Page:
“Oh my God, I’m so sorry! That’s not appropriate here.”
I paused and looked at Beth for a moment, waiting for her to continue. Beth looked down at her shoes, visibly embarrassed.
“We don’t need to talk about my frustrations with my dad saying I should get a real job instead of pursuing my passion.” She glanced up at me.
“I mean, you’re not my therapist, Jill.”
And so, once more, I found myself as a coach in that ambiguous land where coaching and therapy seem to intersect.
Beth was right – I’m not a therapist. But coaches talk about feelings too. You know, feelings sparked by that voice in your head that sounds an awful lot like your mom when she’s mad. Or that girl from middle school who raised her eyebrows during your presentation and made you feel about two inches tall. Because these voices often bring up difficult feelings, and they come up in coaching all the time.
Here at Darcy Luoma Coaching & Consulting, we’re big believers in the value of both coaching and therapy. Indeed, both Darcy and myself have had numerous coaches and therapists ourselves. But they’re valuable for different reasons.
Therapists are trained to help you unpack things from your past. Depending on your situation, that could include trauma you want to heal from so you can have a more functional life in the present.
This doesn’t mean the only people who go to therapy are those with psychological disorders. Sure, if you’ve experienced things like PTSD, depression, anxiety, BPD or schizophrenia, you can benefit from therapy that’s specifically tailored to your situation.
But there are also plenty of high-functioning people who go to therapy (I raise my hand here!). Sometimes, there’s value in talking things through to get another perspective, or to process feelings, or because you don’t want to lean solely on your spouse and friends. For some people, therapy is a regular part of their self-care.
Compared with friends and family, a therapist is more likely to explore your situation from a specific psychological perspective. Often, they’ll draw from one or more scientifically validated schools of therapy to do this, such as Cognitive Behavioral Therapy, Rational-Emotive Therapy, or Family Systems Therapy.
As coaches, we’re not here to diagnose our clients as a therapist might. A therapist’s diagnosis comes from their extensive training and expertise about what constitutes psychological wholeness, and so they work with the client to move them in that direction.
When you come to coaching, you are the expert in your life, not your coach. Notably, this is true even if it’s not clear what you want to do – or if you don’t feel like an expert! We make the assumption that you’re already naturally whole, as well as creative and resourceful.
Whereas therapy often (but not always) looks back at your past to help you heal, coaching is generally forward-looking. A good coach will look at who you are today, explore who you want to be in the future, and help you design actions and accountability to achieve that vision and reach your goals. Often, working to get Thoughtfully Fit in coaching will involve discovering a new perspective you hadn’t considered before.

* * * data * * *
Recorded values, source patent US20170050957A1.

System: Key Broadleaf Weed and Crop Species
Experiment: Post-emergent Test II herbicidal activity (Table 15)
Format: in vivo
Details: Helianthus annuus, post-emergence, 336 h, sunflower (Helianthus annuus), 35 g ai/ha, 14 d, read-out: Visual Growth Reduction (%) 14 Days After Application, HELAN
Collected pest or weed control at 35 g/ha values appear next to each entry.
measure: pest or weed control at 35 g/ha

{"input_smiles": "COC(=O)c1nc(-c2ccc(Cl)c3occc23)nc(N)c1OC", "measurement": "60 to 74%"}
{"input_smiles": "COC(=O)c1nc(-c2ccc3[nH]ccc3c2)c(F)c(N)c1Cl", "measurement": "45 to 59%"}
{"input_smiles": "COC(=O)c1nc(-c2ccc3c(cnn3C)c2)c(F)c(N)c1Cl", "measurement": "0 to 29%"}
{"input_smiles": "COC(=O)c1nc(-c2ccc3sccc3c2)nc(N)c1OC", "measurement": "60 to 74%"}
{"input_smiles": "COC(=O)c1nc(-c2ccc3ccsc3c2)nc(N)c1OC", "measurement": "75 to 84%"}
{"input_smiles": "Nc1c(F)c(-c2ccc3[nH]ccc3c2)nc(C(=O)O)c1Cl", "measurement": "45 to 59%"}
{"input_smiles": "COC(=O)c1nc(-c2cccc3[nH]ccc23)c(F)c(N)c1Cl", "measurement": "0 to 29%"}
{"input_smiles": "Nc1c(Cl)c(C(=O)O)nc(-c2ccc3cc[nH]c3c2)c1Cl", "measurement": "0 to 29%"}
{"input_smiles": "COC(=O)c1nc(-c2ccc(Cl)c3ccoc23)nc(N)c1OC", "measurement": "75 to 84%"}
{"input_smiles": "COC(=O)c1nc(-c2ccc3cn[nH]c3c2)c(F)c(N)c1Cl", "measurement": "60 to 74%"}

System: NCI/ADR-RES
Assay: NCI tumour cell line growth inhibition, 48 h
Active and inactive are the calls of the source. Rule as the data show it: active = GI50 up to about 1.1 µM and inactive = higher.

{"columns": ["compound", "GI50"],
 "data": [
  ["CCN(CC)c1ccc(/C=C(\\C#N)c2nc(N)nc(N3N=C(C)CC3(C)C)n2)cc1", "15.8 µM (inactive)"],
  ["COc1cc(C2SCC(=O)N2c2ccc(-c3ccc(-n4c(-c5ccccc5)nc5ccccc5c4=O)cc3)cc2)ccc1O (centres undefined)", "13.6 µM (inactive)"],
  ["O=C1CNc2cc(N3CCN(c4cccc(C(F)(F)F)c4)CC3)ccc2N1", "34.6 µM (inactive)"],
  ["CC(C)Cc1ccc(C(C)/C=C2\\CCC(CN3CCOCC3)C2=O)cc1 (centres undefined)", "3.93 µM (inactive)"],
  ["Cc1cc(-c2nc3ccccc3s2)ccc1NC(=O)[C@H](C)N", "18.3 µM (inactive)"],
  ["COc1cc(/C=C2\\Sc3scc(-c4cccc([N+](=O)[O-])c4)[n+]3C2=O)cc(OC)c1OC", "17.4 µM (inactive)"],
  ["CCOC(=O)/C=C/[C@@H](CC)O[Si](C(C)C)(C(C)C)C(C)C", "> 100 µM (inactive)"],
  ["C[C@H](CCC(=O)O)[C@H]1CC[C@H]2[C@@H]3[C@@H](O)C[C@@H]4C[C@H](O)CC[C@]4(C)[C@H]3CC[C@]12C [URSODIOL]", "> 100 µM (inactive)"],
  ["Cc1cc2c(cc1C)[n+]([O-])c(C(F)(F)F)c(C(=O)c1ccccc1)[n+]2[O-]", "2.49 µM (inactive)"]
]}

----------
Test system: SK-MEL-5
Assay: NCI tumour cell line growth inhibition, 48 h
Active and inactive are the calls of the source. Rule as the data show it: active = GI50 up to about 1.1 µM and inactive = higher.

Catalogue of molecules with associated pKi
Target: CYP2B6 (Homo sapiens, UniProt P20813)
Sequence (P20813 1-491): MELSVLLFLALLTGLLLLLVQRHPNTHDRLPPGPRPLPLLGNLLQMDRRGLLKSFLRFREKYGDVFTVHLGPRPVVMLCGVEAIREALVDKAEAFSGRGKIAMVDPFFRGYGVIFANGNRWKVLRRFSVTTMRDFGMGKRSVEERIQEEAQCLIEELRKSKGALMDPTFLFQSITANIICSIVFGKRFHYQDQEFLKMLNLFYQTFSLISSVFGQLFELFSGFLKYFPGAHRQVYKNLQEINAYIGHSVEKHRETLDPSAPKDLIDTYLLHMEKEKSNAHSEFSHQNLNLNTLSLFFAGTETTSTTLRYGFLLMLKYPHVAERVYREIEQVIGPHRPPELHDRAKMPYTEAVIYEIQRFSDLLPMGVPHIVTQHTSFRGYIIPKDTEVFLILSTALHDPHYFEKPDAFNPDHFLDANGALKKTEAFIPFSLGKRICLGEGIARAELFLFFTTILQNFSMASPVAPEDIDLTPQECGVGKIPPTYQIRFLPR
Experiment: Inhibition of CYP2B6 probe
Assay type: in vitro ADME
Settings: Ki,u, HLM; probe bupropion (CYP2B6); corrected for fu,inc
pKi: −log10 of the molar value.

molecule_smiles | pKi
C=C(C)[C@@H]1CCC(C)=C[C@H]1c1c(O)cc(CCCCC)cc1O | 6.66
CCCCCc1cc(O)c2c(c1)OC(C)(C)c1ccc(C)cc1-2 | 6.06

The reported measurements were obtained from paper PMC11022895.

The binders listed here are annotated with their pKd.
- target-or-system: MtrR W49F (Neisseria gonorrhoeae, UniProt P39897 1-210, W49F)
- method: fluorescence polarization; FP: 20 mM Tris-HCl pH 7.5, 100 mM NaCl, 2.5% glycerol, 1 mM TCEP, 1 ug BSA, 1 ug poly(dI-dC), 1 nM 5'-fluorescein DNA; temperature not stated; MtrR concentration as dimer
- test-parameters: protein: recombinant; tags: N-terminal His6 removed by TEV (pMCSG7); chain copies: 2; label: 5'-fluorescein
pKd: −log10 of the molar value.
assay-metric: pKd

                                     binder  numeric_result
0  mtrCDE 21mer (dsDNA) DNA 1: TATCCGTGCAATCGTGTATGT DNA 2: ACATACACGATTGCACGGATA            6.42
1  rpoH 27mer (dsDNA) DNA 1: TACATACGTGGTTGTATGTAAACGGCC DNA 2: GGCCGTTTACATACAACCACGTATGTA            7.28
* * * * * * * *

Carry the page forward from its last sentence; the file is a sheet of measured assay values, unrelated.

As the story of Beth shows, sometimes people think that emotionally-charged subjects don’t belong in coaching. But this isn’t true. I’ve witnessed emotions across the spectrum – from tears of sadness to tears of joy – and all the shades of gray in between. Both coaching and therapy are places of vulnerability.
As coaches, we acknowledge the impact of feelings and address what needs to happen moving forward. But we won’t dig deeper into things that may have happened in the past to influence those feelings in the way a therapist might.
The interplay between coaching and therapy
Have you ever found you can talk about the same issue with two different friends, get two very different perspectives, and appreciate both of them? That’s a bit like how the relationship between coaching and therapy works.
I’ve had clients who worked with a therapist in parallel to our coaching, because there was value in exploring their topic through multiple lenses.
Other times, clients have hit the pause button on coaching, gone to therapy, and then came back to the coaching afterwards. For some topics, like self-esteem or family of origin dynamics, time spent looking at the past in therapy can provide you with a beneficial foundation to look towards the future in coaching.
I can even think of one particular client where we coached around the value of therapy. They had been struggling to pull the trigger on an important decision and realized some past trauma was holding them back. Unpacking the issues behind that decision in therapy helped make it possible for them to start making the changes they were desiring.
Ultimately, every person’s journey is different, so the interplay between coaching and therapy will look different from person to person. What we can say is that both therapy and coaching can be life-changing experiences – albeit in different ways.
In Beth’s case, I conveyed to her that therapy would be a great place to dig into why her feelings about her father were coming up for her and where that stems from. But the topic wasn’t off limits in coaching. We explored how she wanted to navigate those feelings moving forward – without getting into the history of where they generated.
If you’re interested in finding out more about how our coaching works, please feel free to send us a message. We’d be honored to support you and would love to work with you!
PS: Do you want to learn more about the difference between coaching and therapy? Darcy recorded a YouTube video about that – go check it out!